What does the Bible say about
drinking alcohol or wine?
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Question: What does the Bible say about drinking alcohol or wine? Is it sin to drink alcohol?
Answer: God has quite a bit to say about the drinking of alcohol (Judges 13:4, 7, 14; Isaiah 5:11, 22, 24:9, 28:7, 29:9, 56:12; Proverbs 20:1, 31:4). Jesus made some very interesting comments about the criticism leveled at him and John the Baptist related to their behavior and their drinking beverages with alcohol. Some, because he did not have alcohol, were critical of John the Baptist for NOT having intoxicating drinks (he was under a Nazarite vow to God). These same folks also condemned Jesus FOR having fermented drinks - even accusing him of being a DRUNK! Jesus made several comments regarding what he thought of drinking:
"But to what shall I liken this generation? It is like children . . . saying: 'We played the flute for you, and you did not dance; We mourned to you, and you did not lament.' For John came neither eating nor drinking (alcohol), and they say, 'He has a demon.' The Son of Man came eating and drinking, and they say, 'Look, a glutton and a winebibber, a friend of tax collectors and sinners!' But wisdom is justified by her children." (Matthew 11:16-19, NKJV throughout)
John's vow precluded him from having not only wine (fermented juice) or alcohol but also grape juice - in fact, he could not even eat any grapes! The primary location in the Scriptures that discusses the Nazarite vow and alcohol is in the Book of Numbers, Chapter 6. Unlike John, Jesus came to eat and drink alcohol, and they called Him a winebibber (Matthew 11:19). Jesus drank wine, but he did not sin; therefore, it is not wrong or bad if we do a little bit of drinking ourselves. In fact, Jesus' own mother, Mary, asked her son to make more wine at the marriage feast in Cana (see John chapter 2). He obeyed His mother even though his time to perform miracles had not yet arrived. He made more wine than they could drink! One of the greatest Biblical proofs that alcohol is not a sin in the eyes of God is the fact that drinking wine shows Christ died for our sins.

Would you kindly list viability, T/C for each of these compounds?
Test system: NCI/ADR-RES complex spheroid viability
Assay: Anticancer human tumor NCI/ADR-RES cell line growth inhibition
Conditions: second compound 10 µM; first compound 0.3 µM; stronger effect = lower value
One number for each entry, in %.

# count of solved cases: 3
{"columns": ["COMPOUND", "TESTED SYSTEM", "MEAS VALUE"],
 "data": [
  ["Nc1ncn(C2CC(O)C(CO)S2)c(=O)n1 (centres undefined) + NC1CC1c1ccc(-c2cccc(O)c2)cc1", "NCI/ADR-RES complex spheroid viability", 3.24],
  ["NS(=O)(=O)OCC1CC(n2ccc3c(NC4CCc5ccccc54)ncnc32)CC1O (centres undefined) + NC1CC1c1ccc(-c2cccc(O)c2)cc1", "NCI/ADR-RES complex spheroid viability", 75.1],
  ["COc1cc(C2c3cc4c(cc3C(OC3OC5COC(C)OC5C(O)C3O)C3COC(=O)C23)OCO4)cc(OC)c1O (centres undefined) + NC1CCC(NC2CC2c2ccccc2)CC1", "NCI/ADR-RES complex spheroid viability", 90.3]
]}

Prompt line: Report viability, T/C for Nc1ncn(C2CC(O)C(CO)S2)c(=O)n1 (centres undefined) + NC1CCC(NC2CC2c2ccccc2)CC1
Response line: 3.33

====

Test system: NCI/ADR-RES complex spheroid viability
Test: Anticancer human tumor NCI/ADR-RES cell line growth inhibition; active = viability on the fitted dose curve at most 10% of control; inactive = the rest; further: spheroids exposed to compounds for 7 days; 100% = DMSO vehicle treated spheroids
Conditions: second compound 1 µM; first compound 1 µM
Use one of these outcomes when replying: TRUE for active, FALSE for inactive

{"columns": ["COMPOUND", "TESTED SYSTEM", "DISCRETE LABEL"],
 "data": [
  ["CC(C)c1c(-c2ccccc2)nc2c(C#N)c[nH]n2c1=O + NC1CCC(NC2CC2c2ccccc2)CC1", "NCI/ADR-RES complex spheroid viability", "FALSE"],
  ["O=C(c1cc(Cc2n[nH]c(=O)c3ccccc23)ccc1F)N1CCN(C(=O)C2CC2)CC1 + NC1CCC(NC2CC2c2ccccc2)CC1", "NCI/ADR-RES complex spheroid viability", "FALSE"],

Some say that "oinos" (Strong's Concordance
#3631) means grape juice - certainly not something with alcohol - and that on Passover they were drinking it. This could not be because it represented His blood, which pictures life. Wine is fermented grape juice which is active or "living" just as our blood. The Apostle Paul did not think wine or alcohol was wrong. He tells Timothy, who was having stomach trouble, that he should drink some of it for his stomach's sake (see 1Timothy 5:23). Based on the Bible, drinking alcohol is of itself not a sin or harmful. As stated previously, Paul told Timothy to drink a little wine to benefit his health. The latest scientific findings show that taking a moderate amount of wine may be helpful for our heart and lowers cholesterol and high blood pressure.
Of course, the Bible does condemn drunkenness. Lot, Abraham's nephew, got drunk after the destruction of Sodom and Gomorrah and had sex with his daughters (Genesis 19:23-25, 30-36).
Paul's letter to Titus states that a minister of God should not be given to drinking wine or an alcoholic:
"For a bishop must be blameless, as a steward of God, not self-willed, not quick-tempered, not given to wine, not violent, not greedy for money . . . " (Titus 1:7)
Drunkenness is clearly not acceptable in God's word:
"Likewise deacons must be reverent, not double-tongued, not given to much wine, not greedy for money . . . " (1Timothy 3:8).
Paul again warns us that we should not be taking in alcohol until we are drunk:
"And do not be drunk with wine, in which is dissipation; but be filled with the Spirit . . ." (Ephesians 5:18).
As long as we drink in moderation, God's word states it is good for us, but drunkenness or alcoholism is definitely a sin and should not to be a part of a Christian's life. Thank you for sending in your question.
Written by: Art Mokarow